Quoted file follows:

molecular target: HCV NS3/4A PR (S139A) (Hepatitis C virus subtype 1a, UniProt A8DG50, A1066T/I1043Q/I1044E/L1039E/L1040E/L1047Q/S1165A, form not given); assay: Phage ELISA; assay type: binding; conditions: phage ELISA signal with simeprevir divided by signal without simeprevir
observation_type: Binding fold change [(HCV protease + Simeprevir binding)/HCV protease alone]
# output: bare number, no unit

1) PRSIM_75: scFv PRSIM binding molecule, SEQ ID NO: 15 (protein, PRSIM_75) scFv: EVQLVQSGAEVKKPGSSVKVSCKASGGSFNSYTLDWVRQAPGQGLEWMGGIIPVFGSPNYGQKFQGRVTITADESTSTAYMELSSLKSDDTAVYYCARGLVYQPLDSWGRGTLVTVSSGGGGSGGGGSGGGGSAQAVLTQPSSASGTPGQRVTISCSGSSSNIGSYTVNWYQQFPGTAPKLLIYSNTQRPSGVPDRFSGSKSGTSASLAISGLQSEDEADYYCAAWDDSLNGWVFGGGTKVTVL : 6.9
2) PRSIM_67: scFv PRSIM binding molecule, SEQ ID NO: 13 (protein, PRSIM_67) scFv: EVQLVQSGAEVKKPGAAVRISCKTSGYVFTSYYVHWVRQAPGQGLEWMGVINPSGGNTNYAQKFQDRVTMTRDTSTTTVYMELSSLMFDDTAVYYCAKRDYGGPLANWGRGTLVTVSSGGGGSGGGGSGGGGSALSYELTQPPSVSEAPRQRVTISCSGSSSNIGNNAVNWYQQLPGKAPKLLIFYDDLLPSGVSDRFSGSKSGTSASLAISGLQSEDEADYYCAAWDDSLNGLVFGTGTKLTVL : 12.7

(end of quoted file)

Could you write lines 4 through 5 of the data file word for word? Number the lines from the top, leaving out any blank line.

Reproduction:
1) PRSIM_75: scFv PRSIM binding molecule, SEQ ID NO: 15 (protein, PRSIM_75) scFv: EVQLVQSGAEVKKPGSSVKVSCKASGGSFNSYTLDWVRQAPGQGLEWMGGIIPVFGSPNYGQKFQGRVTITADESTSTAYMELSSLKSDDTAVYYCARGLVYQPLDSWGRGTLVTVSSGGGGSGGGGSGGGGSAQAVLTQPSSASGTPGQRVTISCSGSSSNIGSYTVNWYQQFPGTAPKLLIYSNTQRPSGVPDRFSGSKSGTSASLAISGLQSEDEADYYCAAWDDSLNGWVFGGGTKVTVL : 6.9
2) PRSIM_67: scFv PRSIM binding molecule, SEQ ID NO: 13 (protein, PRSIM_67) scFv: EVQLVQSGAEVKKPGAAVRISCKTSGYVFTSYYVHWVRQAPGQGLEWMGVINPSGGNTNYAQKFQDRVTMTRDTSTTTVYMELSSLMFDDTAVYYCAKRDYGGPLANWGRGTLVTVSSGGGGSGGGGSGGGGSALSYELTQPPSVSEAPRQRVTISCSGSSSNIGNNAVNWYQQLPGKAPKLLIFYDDLLPSGVSDRFSGSKSGTSASLAISGLQSEDEADYYCAAWDDSLNGLVFGTGTKLTVL : 12.7